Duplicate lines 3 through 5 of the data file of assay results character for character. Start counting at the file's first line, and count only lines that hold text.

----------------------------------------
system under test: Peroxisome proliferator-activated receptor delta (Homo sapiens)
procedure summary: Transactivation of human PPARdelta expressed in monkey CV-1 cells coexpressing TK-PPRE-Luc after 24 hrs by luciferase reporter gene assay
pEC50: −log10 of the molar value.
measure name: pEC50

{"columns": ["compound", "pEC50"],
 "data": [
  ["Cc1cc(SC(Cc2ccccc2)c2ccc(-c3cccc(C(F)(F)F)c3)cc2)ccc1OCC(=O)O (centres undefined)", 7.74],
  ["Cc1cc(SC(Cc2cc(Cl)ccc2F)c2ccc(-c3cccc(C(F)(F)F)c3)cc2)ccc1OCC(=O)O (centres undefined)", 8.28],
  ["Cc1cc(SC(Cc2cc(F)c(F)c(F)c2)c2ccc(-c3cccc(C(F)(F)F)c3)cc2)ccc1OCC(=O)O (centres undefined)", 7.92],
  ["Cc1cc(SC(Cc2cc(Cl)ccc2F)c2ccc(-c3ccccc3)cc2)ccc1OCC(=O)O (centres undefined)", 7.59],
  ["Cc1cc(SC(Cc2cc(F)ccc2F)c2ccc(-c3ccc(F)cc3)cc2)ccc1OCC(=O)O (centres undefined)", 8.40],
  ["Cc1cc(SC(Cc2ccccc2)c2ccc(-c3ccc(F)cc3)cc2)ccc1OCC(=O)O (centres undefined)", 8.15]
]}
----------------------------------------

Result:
pEC50: −log10 of the molar value.
measure name: pEC50

{"columns": ["compound", "pEC50"],